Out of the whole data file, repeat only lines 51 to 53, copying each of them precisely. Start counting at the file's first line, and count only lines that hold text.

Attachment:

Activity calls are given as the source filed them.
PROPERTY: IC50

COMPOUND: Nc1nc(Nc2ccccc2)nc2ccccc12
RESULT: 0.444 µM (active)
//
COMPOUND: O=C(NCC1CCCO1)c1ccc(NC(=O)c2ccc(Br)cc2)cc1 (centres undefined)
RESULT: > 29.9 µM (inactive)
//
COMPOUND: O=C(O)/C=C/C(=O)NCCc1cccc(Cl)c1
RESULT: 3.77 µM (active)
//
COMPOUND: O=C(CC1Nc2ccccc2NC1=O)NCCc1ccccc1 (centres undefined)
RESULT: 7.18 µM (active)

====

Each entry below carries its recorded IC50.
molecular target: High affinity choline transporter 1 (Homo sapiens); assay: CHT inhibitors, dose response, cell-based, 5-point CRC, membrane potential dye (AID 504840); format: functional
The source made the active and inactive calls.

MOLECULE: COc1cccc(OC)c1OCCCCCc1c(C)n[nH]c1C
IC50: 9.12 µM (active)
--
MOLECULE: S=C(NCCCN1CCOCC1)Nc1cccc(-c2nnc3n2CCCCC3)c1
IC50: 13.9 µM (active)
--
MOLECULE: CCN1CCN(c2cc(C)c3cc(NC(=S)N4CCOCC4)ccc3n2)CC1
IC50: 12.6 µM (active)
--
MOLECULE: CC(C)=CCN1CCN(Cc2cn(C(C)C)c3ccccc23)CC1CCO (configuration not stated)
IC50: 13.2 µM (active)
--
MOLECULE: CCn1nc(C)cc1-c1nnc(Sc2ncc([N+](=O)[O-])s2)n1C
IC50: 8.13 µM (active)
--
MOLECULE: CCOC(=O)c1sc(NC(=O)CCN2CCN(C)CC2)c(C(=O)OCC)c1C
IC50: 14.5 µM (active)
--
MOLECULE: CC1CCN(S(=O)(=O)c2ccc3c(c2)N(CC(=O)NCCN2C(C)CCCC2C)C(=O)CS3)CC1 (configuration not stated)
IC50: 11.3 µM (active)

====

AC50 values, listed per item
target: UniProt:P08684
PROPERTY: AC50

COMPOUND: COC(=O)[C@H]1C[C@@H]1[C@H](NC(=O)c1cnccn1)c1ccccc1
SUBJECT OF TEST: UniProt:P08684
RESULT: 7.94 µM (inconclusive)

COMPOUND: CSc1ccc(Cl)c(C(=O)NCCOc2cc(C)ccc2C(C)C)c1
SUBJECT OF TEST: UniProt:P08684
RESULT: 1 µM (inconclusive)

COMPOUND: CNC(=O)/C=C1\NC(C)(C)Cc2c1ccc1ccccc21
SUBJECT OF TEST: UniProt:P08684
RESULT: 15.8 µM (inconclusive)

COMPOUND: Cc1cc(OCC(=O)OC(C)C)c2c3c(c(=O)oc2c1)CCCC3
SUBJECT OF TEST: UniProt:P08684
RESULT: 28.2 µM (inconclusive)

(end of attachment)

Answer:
COMPOUND: Cc1cc(OCC(=O)OC(C)C)c2c3c(c(=O)oc2c1)CCCC3
SUBJECT OF TEST: UniProt:P08684
RESULT: 28.2 µM (inconclusive)